an okie mother and her child

Okie is defined as a migrant farmer especially from Oklahoma. In the 1930's it became a derogitory word. It was used to describe "white" migratory farmers. The term Okie was hardly ever used to describe African Americans.
Okies traveled westward from the midwestern drought and the cotton growing states. The place they were headed was the state of California. Approximately 375,000 Okies and Arkies migrated to California during the 1930's. They were in search of better jobs and better lives. The main road that Okies used to travel to California was Route 66.

The term "Okie" was at its lowest level of acceptence after the publishing of John Steinbeck's book The Grapes of Wrath.

"Well, Okie use' ta mean you was from Oklahoma. Now it means . . . you're scum. Don't mean nothing itself, it's the way they say it (Steinbeck 206)."

In 1937 California decided to pass an "Anti-Okie law" which prohibited the bringing of a poverty-stricken person into California.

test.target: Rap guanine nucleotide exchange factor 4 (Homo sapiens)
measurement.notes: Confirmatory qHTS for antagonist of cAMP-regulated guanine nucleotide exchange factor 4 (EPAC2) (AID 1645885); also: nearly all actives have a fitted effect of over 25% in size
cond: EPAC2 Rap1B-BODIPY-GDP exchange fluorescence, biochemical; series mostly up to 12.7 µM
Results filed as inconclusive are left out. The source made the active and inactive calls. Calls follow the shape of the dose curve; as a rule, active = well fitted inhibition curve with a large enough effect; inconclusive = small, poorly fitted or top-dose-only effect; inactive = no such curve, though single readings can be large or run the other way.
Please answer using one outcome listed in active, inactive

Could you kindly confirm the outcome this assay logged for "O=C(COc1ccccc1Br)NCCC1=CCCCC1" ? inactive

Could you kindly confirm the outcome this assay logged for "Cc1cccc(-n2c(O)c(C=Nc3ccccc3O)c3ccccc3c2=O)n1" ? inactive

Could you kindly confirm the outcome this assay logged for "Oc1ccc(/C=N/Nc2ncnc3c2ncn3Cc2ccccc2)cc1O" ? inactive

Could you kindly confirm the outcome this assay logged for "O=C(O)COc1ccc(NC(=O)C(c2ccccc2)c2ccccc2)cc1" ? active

Househero5. “(Okie) Bye Bye Bye” by Oak-Town (2000).” Youtube. 10 Feb. 2007. 7 Mar. 2009 <http://www.youtube.com/watch?v=mH4o4JZDFOo>.

Motherly Love eases Oklahoma Dust-Bowl Hardship. Flickr. 14 Aug. 2006. 8 Mar. 2009 <http://www.flickr.com/photos/chrisjman/215390433>.

“Okie.” Encyclopedia of Oklahoma History and Culture. Oklahoma Historical Society. 7 Mar. 2009 <http://digital.library.okstate.edu/encyclopedia/index.html>.

‘Okies driving to California’. Art of the Great Depression. 2 May 2008. 8 Mar. 2009 <http://www.kn.sbc.com/wired/fil/pages/listthegreaju.html>.

Steinbeck, John. The Grapes of Wrath. New York: Penguin Group, 2002.

Stout Family Homestead. Flickr. 16 Sept. 2006. 8 Mar. 2009 <http://www.flickr.com/photos/dunechaser/244738852>